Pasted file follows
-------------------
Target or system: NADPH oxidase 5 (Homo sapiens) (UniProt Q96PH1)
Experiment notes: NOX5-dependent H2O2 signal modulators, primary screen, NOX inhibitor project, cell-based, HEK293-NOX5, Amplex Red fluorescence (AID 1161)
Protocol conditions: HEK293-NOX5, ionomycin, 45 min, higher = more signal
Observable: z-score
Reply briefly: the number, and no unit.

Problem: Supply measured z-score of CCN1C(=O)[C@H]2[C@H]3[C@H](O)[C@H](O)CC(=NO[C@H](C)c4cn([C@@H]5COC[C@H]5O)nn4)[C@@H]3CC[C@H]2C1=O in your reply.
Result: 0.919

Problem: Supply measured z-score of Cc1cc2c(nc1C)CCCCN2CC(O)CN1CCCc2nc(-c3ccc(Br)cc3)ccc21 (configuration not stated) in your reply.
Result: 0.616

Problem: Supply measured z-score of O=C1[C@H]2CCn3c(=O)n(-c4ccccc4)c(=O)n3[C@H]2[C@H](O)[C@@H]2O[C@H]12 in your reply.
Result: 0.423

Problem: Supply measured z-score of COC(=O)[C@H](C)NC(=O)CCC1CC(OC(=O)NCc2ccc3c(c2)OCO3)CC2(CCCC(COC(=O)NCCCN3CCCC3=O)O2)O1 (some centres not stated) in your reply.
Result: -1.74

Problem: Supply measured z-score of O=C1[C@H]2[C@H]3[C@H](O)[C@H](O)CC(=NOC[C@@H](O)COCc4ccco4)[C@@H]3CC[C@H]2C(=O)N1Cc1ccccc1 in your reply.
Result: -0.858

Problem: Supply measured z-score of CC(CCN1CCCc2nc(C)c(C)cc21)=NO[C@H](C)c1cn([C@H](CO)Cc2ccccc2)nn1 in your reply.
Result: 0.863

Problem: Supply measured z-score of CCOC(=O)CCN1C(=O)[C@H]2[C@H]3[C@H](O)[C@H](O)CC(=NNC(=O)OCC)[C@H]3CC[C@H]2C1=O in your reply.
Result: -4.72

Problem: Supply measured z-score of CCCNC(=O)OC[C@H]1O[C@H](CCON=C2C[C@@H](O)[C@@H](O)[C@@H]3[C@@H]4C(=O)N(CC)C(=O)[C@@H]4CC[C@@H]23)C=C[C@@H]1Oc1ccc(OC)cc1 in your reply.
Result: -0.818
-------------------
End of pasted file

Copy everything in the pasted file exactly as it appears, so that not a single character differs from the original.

Target or system: NADPH oxidase 5 (Homo sapiens) (UniProt Q96PH1)
Experiment notes: NOX5-dependent H2O2 signal modulators, primary screen, NOX inhibitor project, cell-based, HEK293-NOX5, Amplex Red fluorescence (AID 1161)
Protocol conditions: HEK293-NOX5, ionomycin, 45 min, higher = more signal
Observable: z-score
Reply briefly: the number, and no unit.

Problem: Supply measured z-score of CCN1C(=O)[C@H]2[C@H]3[C@H](O)[C@H](O)CC(=NO[C@H](C)c4cn([C@@H]5COC[C@H]5O)nn4)[C@@H]3CC[C@H]2C1=O in your reply.
Result: 0.919

Problem: Supply measured z-score of Cc1cc2c(nc1C)CCCCN2CC(O)CN1CCCc2nc(-c3ccc(Br)cc3)ccc21 (configuration not stated) in your reply.
Result: 0.616

Problem: Supply measured z-score of O=C1[C@H]2CCn3c(=O)n(-c4ccccc4)c(=O)n3[C@H]2[C@H](O)[C@@H]2O[C@H]12 in your reply.
Result: 0.423

Problem: Supply measured z-score of COC(=O)[C@H](C)NC(=O)CCC1CC(OC(=O)NCc2ccc3c(c2)OCO3)CC2(CCCC(COC(=O)NCCCN3CCCC3=O)O2)O1 (some centres not stated) in your reply.
Result: -1.74

Problem: Supply measured z-score of O=C1[C@H]2[C@H]3[C@H](O)[C@H](O)CC(=NOC[C@@H](O)COCc4ccco4)[C@@H]3CC[C@H]2C(=O)N1Cc1ccccc1 in your reply.
Result: -0.858

Problem: Supply measured z-score of CC(CCN1CCCc2nc(C)c(C)cc21)=NO[C@H](C)c1cn([C@H](CO)Cc2ccccc2)nn1 in your reply.
Result: 0.863

Problem: Supply measured z-score of CCOC(=O)CCN1C(=O)[C@H]2[C@H]3[C@H](O)[C@H](O)CC(=NNC(=O)OCC)[C@H]3CC[C@H]2C1=O in your reply.
Result: -4.72

Problem: Supply measured z-score of CCCNC(=O)OC[C@H]1O[C@H](CCON=C2C[C@@H](O)[C@@H](O)[C@@H]3[C@@H]4C(=O)N(CC)C(=O)[C@@H]4CC[C@@H]23)C=C[C@@H]1Oc1ccc(OC)cc1 in your reply.
Result: -0.818